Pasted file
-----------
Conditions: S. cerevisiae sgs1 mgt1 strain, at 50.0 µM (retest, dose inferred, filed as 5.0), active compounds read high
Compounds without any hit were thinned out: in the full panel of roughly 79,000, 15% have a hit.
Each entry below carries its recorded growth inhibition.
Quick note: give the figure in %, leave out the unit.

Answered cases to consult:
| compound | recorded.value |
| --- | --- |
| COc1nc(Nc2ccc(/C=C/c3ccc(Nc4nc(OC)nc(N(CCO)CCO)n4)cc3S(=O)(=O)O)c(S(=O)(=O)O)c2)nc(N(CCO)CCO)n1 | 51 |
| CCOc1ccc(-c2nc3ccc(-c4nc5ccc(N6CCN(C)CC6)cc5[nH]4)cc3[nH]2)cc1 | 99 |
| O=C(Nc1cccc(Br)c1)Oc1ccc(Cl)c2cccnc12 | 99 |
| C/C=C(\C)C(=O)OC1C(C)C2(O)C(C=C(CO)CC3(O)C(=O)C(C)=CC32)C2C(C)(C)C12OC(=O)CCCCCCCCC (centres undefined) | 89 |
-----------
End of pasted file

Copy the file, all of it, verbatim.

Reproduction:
Conditions: S. cerevisiae sgs1 mgt1 strain, at 50.0 µM (retest, dose inferred, filed as 5.0), active compounds read high
Compounds without any hit were thinned out: in the full panel of roughly 79,000, 15% have a hit.
Each entry below carries its recorded growth inhibition.
Quick note: give the figure in %, leave out the unit.

Answered cases to consult:
| compound | recorded.value |
| --- | --- |
| COc1nc(Nc2ccc(/C=C/c3ccc(Nc4nc(OC)nc(N(CCO)CCO)n4)cc3S(=O)(=O)O)c(S(=O)(=O)O)c2)nc(N(CCO)CCO)n1 | 51 |
| CCOc1ccc(-c2nc3ccc(-c4nc5ccc(N6CCN(C)CC6)cc5[nH]4)cc3[nH]2)cc1 | 99 |
| O=C(Nc1cccc(Br)c1)Oc1ccc(Cl)c2cccnc12 | 99 |
| C/C=C(\C)C(=O)OC1C(C)C2(O)C(C=C(CO)CC3(O)C(=O)C(C)=CC32)C2C(C)(C)C12OC(=O)CCCCCCCCC (centres undefined) | 89 |